Tuesday, September 30, 2008

Thoughts on "Nightmare Scenarios"

Llewellyn's New Worlds of Mind and Spirit has an article up by Donald Michael Kraig entitled Avoid the "Nightmare Scenario" in which he discusses the use of Tarot divination in order to avoid magick going terribly wrong.

While I have a couple of criticisms of the article, I want to start out by saying that the suggestion of doing a Tarot divination prior to engaging in practical magical operations is a good one, especially for beginning magicians, and Kraig explains how to do it simply and effectively. I don't do readings for my rituals very much anymore because after years of practice I have developed a pretty good sense of what will work and what won't. However, in the past I have found it to be a very useful technique for anyone who has not yet developed this intuitive sense of how magick works, and developing this sense does take years of dedicated practice. Kraig plugs a couple of different Tarot decks at the end of the article, but I don't think it matters which one you use. I like Aleister Crowley's Thoth deck the best because of the explicit Qabalistic symbolism and Frieda Harris' deco-style artwork, but I also know plenty of people who get good results with the Rider-Waite.

My criticisms are twofold. First off, in my experience "nightmare scenarios" as Kraig describes are actually very rare in magick if they happen at all. I've heard stories here and there but they are more like urban legends than verifiable cases. I do know of a few practitioners who have had mental illness issues, but if anything their practices have helped rather than hindered them in terms of dealing with such problems. From my own personal experience, I had issues with depression myself when I was younger and over the years my magical work has cleared that up without any therapy or psychiatric drugs. You're going to find mentally ill people in just about any group - in the United States approximately one person in four has some sort of mental illness - but I'm willing to bet that among genuine spiritual practitioners the incidence of such problems is much lower.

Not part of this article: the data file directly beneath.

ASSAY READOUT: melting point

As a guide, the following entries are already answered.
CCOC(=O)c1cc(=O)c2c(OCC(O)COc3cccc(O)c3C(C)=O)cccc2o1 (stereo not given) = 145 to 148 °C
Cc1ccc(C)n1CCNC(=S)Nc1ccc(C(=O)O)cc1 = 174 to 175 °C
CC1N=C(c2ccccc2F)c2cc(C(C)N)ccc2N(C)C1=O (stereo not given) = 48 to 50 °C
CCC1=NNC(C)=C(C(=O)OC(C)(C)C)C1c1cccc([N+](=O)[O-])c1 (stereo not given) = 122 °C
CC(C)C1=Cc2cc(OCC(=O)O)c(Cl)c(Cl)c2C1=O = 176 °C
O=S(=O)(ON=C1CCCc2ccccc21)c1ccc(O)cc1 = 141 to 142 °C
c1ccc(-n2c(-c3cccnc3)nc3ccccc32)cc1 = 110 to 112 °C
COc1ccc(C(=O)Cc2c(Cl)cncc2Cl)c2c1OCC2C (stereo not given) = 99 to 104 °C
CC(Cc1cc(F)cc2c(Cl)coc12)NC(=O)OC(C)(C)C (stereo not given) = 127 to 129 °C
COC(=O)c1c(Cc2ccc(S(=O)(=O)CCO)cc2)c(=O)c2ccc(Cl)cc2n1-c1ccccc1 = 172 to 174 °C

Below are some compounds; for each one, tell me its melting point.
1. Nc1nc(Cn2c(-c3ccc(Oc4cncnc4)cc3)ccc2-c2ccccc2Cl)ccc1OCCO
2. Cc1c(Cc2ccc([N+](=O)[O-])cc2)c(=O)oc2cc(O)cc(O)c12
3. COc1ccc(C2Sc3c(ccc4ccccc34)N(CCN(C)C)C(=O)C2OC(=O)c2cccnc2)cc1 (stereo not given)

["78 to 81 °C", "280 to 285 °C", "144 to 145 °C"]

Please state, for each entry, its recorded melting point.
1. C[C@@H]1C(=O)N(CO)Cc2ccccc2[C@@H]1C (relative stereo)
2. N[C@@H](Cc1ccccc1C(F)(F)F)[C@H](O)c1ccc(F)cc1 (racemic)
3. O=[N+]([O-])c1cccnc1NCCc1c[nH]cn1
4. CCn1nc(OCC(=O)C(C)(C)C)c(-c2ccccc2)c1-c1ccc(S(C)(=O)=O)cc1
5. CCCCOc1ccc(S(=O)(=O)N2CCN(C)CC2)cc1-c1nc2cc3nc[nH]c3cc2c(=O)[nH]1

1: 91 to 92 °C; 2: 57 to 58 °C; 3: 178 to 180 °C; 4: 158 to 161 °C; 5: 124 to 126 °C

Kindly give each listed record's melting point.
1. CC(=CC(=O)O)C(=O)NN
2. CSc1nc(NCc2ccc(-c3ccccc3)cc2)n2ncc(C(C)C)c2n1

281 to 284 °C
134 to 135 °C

As far as practical work getting out of hand, I've done practical work for years and have never had anything of the sort happen, even as an inexperienced magician long ago. I'm convinced that this is because practical magick, in which the material world actually changes, is difficult enough that unless your entire being is behind the operation it will fail - and by "fail" I mean absolutely nothing happens. My basic working hypothesis is that for practical magick to work it must be in harmony with your True Will, your innermost divine nature, because otherwise your mind will be divided about the outcome and therefore the requisite "force" is not present to create the intended change. This hypothesis suggests a method of personal development that I have had great success with - evaluating magical successes and failures in order to gain insight into the nature of your True Will. A complete magical failure, in which no change or probability shift occurs, is likely out of harmony with your True Will in some key way.

My second criticism is related to what I consider to be Kraig's greatest failure - the recommendation that you should use the Lesser Banishing Ritual of the Pentagram followed by the Lesser Banishing Ritual of the Hexagram to begin and end magical rituals. It was published in Modern Magick and a lot of people who learned from Kraig's first book do rituals that way - and it's flat-out wrong. What is missing here is that if you understand how the banishing rituals work, no magical operation you send forth will ever get out of hand. The LBRP/LBRH creates what I call the "banishing field," which is a full magical shutdown. It stops all running spells, regardless of where they are in terms of accomplishing their objectives.

So in Kraig's example of "The Sorceror's Apprentice," all that would actually need to be done to shut down the wayward brooms would be to open a banishing field - they would fall over on the spot. Obviously, you don't want to be concluding your rituals this way because any influence you send out will similarly be stopped in its tracks before it has time to accomplish anything. My own recommendation, as I've mentioned a number of times, is to open practical magical rituals with an operant field, the Lesser Banishing Ritual of the Pentagram followed by the Lesser Invoking Ritual of the Hexagram, and then close them with the Lesser Banishing Ritual of the Pentagram by itself. This allows the macrocosmic portion of the spell to continue operating after the ritual has been concluded.

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